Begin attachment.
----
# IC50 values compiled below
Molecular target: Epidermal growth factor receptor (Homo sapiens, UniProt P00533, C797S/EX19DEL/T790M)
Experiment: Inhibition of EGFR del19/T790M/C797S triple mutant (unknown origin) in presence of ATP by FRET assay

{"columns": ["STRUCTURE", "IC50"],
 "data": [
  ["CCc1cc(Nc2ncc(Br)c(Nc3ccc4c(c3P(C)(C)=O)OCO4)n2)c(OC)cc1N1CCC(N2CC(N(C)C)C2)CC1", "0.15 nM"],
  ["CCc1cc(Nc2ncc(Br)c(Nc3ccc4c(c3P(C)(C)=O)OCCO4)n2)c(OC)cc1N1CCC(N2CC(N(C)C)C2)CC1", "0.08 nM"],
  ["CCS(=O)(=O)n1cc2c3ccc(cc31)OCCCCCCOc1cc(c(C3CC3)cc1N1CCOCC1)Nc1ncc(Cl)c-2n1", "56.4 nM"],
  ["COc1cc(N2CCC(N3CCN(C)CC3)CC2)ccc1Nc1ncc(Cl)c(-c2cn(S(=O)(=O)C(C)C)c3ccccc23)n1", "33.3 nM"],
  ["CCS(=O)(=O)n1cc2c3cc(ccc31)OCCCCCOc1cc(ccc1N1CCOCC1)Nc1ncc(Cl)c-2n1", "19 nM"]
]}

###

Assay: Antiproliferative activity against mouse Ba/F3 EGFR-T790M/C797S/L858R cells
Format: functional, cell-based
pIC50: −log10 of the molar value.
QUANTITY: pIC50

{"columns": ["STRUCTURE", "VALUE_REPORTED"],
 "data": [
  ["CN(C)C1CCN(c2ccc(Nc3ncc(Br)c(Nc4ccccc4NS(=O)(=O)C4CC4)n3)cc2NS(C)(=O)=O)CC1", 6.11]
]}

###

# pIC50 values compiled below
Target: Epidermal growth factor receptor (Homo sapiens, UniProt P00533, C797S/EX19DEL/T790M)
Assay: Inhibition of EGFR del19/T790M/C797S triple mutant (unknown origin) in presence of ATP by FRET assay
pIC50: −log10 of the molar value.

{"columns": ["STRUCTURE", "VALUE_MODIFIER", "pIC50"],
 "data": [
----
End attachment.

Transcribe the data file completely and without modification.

# IC50 values compiled below
Molecular target: Epidermal growth factor receptor (Homo sapiens, UniProt P00533, C797S/EX19DEL/T790M)
Experiment: Inhibition of EGFR del19/T790M/C797S triple mutant (unknown origin) in presence of ATP by FRET assay

{"columns": ["STRUCTURE", "IC50"],
 "data": [
  ["CCc1cc(Nc2ncc(Br)c(Nc3ccc4c(c3P(C)(C)=O)OCO4)n2)c(OC)cc1N1CCC(N2CC(N(C)C)C2)CC1", "0.15 nM"],
  ["CCc1cc(Nc2ncc(Br)c(Nc3ccc4c(c3P(C)(C)=O)OCCO4)n2)c(OC)cc1N1CCC(N2CC(N(C)C)C2)CC1", "0.08 nM"],
  ["CCS(=O)(=O)n1cc2c3ccc(cc31)OCCCCCCOc1cc(c(C3CC3)cc1N1CCOCC1)Nc1ncc(Cl)c-2n1", "56.4 nM"],
  ["COc1cc(N2CCC(N3CCN(C)CC3)CC2)ccc1Nc1ncc(Cl)c(-c2cn(S(=O)(=O)C(C)C)c3ccccc23)n1", "33.3 nM"],
  ["CCS(=O)(=O)n1cc2c3cc(ccc31)OCCCCCOc1cc(ccc1N1CCOCC1)Nc1ncc(Cl)c-2n1", "19 nM"]
]}

###

Assay: Antiproliferative activity against mouse Ba/F3 EGFR-T790M/C797S/L858R cells
Format: functional, cell-based
pIC50: −log10 of the molar value.
QUANTITY: pIC50

{"columns": ["STRUCTURE", "VALUE_REPORTED"],
 "data": [
  ["CN(C)C1CCN(c2ccc(Nc3ncc(Br)c(Nc4ccccc4NS(=O)(=O)C4CC4)n3)cc2NS(C)(=O)=O)CC1", 6.11]
]}

###

# pIC50 values compiled below
Target: Epidermal growth factor receptor (Homo sapiens, UniProt P00533, C797S/EX19DEL/T790M)
Assay: Inhibition of EGFR del19/T790M/C797S triple mutant (unknown origin) in presence of ATP by FRET assay
pIC50: −log10 of the molar value.

{"columns": ["STRUCTURE", "VALUE_MODIFIER", "pIC50"],
 "data": [